The three of them met and became best friends in kindergarten. Hazel Landenberger, Camilla Rickman and Sloan Hayes, were inseparable all through elementary, middle and high school. Even in college when they all went to different places, they were the three musketeers. Weekends visiting each other, Winter breaks locked up houses together and Summer always working the same job so they could be together.
Their parent’s didn't even try to argue. What would be the point?
The town they grew up in, Hillrose, Ohio wasn’t small but at the same time wasn’t large. It sat on the East side of Cincinnati, just a short thirty minute drive to downtown. Something they did frequently because that’s where all the fun was.
Camilla was fond of telling Sloan “to suck it up, buttercup” when she complained about her job. She was an ER nurse and daily saw things that no one should ever see. She liked to say that if she could watch someone die right in front of her, then Sloan could suffer a few nights by herself in Paris.
She wasn’t wrong.
Still, if a girl couldn’t have a pity party for herself, then when could she?
Saying goodnight to the bartender, she walked out into the cool night air and walked the three blocks to her hotel. This was a short trip, the CEO only coming to Paris for an evening meeting and then turning around and heading home in the morning.
Sloan often wondered if evening meeting was code for sex. Why else would you fly to Paris for fourteen hours? Most of which were in the middle of the night.
Sex. Something she missed but only sometimes.
Men were a pain in her ass most the time but they were good for sex. Case and point, until about a month ago, she had a nice no strings relationship going with a guy she met online. And by no stings relationship, she meant sex and only sex.
They met online, because let’s be real, she had no time to go out and find someone in the real world. John was nice but more importantly, he was good at fucking. Two months of meeting whenever they could have been perfect for Sloan.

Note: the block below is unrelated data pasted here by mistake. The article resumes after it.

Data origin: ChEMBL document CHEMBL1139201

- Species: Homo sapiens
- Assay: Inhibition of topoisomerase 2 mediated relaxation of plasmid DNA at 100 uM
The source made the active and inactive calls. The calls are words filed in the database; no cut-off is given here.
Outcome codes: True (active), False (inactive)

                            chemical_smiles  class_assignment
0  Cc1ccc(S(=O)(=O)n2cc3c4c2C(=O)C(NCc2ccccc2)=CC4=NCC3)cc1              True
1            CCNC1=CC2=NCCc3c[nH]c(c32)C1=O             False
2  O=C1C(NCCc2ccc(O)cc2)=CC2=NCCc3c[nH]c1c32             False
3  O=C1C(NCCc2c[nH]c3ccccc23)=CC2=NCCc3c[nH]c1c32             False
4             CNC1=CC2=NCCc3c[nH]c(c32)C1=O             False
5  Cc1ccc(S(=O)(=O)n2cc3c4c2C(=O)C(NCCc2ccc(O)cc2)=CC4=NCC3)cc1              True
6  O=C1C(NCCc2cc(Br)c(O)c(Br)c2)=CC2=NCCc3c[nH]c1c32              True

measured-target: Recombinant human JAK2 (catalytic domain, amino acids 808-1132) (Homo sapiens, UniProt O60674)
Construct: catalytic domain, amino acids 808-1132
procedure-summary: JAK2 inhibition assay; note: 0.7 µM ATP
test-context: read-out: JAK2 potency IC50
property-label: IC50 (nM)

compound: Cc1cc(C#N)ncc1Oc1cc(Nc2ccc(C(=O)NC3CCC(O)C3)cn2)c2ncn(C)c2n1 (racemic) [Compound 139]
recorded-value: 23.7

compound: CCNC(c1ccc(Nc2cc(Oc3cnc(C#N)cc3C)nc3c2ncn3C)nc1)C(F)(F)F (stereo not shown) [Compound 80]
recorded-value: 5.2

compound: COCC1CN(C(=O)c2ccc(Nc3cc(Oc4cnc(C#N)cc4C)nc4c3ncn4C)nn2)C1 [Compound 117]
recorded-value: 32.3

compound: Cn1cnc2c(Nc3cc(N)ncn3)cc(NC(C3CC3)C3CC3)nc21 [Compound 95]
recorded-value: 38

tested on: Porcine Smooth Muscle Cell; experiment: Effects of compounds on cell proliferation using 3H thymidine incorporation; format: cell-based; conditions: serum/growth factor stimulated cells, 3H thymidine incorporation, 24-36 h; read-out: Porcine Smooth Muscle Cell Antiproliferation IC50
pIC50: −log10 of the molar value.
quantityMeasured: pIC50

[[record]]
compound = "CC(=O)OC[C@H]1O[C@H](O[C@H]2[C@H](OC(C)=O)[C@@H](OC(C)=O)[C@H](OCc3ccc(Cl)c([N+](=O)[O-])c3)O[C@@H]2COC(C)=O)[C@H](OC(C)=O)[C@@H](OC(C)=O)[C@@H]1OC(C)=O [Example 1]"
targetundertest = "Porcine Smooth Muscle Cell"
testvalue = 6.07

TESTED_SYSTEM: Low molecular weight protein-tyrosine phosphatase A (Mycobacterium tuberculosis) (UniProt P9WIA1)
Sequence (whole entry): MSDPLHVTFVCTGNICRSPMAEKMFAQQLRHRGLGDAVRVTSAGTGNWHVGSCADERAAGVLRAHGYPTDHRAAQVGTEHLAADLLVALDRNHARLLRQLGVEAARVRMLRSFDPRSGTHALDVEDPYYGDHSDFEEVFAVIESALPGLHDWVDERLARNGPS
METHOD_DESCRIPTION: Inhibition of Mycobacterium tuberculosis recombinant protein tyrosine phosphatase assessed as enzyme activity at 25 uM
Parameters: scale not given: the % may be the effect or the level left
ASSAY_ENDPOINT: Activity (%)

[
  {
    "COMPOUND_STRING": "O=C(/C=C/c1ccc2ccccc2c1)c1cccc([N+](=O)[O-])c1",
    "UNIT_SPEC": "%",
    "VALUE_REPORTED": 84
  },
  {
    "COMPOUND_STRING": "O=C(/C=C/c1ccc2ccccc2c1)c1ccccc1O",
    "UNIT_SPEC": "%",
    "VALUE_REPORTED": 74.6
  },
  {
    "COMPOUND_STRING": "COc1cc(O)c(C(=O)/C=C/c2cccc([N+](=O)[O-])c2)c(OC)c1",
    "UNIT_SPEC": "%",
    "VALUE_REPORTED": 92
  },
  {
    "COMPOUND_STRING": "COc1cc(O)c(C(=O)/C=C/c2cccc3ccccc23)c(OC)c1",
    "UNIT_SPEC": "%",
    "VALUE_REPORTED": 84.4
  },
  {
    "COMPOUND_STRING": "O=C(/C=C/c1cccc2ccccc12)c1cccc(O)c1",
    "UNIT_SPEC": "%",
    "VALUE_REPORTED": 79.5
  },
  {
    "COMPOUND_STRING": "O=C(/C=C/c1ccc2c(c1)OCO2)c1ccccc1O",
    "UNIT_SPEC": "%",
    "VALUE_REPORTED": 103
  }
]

Then he went and ruined it.
“I think I love you.”
What in the actual fuck? He couldn’t love her. She hadn’t told him anything about herself. Not really. They barely talked. And when they did, well let’s just say she was in no way in love with him.
He was hot, but not smart.
Not in a cute way either.
When they did talk, which wasn’t often, the stuff that came out of his mouth was that of a sixteen year old. And he was thirty. So when he’d said that he was in love with her, she laughed.
Like in his face.
After when she told him that it was over, she sorta felt bad for laughing, but really, who could blame her.
So yeah, John had gone and ruined her no strings sex and now she had to do without. Which sometimes she thought wasn’t such a bad thing. She didn’t like hurting people’s feelings and the whole, let’s make this more than sex never failed to do just that.
Just ask John.
For now she had her trusty vibrator and a monthly subscription to Pornhub thanks to Hazel. She would survive.
The plane touched down at the airport in Cincinnati just after eleven in the morning. Between the six hour time difference and the eight hour flight, Sloan couldn’t tell if she was coming or going. Because of the toll international flights took on your body, the schedule rotated between three pilots. She’d have the next twenty-four hours off and then be back on for US only flights for a couple days. Generally a pilot for CNE only did one international flight a week but there were exceptions.